“People were coming up to you,” he signs, “but you weren’t responding.”
“I lost my hearing aids and phone,” I reply. “I can’t hear anything. I missed my bus. I don’t know where to go.”
The man sits by me. I smell the chemical musk of Old Spice. The smell makes me think of betrayal. It makes me want to move away from him, instead of closer.
I fidget instead. “Are you deaf?” I ask the man.
He nods. “I live around here.”
“Where is here?”
“We’re just across the river. You should know that,” he doesn’t sign it condescendingly, but I still feel the prick of shame behind my breastbone.
“I’m only a visitor to Portland,” I say. It’s a half-lie of an excuse, and the man seems to know it—his brow furrows in disbelief. Truly, I have been to Portland many times, but never any surrounding areas. I’ve never felt the need to go anywhere else.
“Why were you visiting?”
I swallow saliva into my throat. “I love someone there.”
“If you love him, why do you leave him?”
I feel heat well in my chest. My lover’s face floats before me in the dark, in my mind’s eye; he smiles at me, his eyes gentle with patience. My hands feel like they’re cupping my heart as I sign. “He has to work. Sometimes I get tired. Sometimes I need to be alone, or with other deaf people. You understand.”
The man nods. He doesn’t look like he understands—his face is blank. “Were you getting on the bus to be with other deaf people?”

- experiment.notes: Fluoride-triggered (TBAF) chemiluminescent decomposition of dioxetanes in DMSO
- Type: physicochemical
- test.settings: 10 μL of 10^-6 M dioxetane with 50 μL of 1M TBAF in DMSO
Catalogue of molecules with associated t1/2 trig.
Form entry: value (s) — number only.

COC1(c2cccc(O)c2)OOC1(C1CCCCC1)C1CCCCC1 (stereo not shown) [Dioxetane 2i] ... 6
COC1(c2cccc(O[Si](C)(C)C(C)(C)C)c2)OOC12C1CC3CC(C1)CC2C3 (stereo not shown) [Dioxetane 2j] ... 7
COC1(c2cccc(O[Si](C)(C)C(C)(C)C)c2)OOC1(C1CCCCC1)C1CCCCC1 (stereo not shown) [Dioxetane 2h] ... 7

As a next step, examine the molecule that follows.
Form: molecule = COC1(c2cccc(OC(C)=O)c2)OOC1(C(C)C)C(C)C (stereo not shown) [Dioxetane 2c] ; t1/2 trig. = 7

I nod. “My roommate is deaf.”
The man nods again. “Was that the only reason you decided to be roommates?”
Heat in my chest again. I don’t know if it’s shame or surprise at the truth being so easy to locate and pin down.
“It’s one of the reasons.”
The man’s hands remain in his lap, for a while. We both look away from each other, for a while—I dart glances at him. My headache has reduced to a dull pulse behind my temples, like a boat’s wake breaking upon a shore. There are crow’s feet at the man’s eyes. His hair is a bright red but doesn’t look dyed in any way. The stragglers around us thin out. Less smoke unfolds from mouths into the night. Headlights and red lights shrink towards the black beyond. The woman with indistinguishable irises glances over at me, twice, three times.
When I look over to the man, he is holding up his hands. He signs, “Where do you want to go?” He signs “go” with his fingers closing together. I briefly wish it was that easy to decide, to pull your destination out of thin air. I shrug. The man stares at me.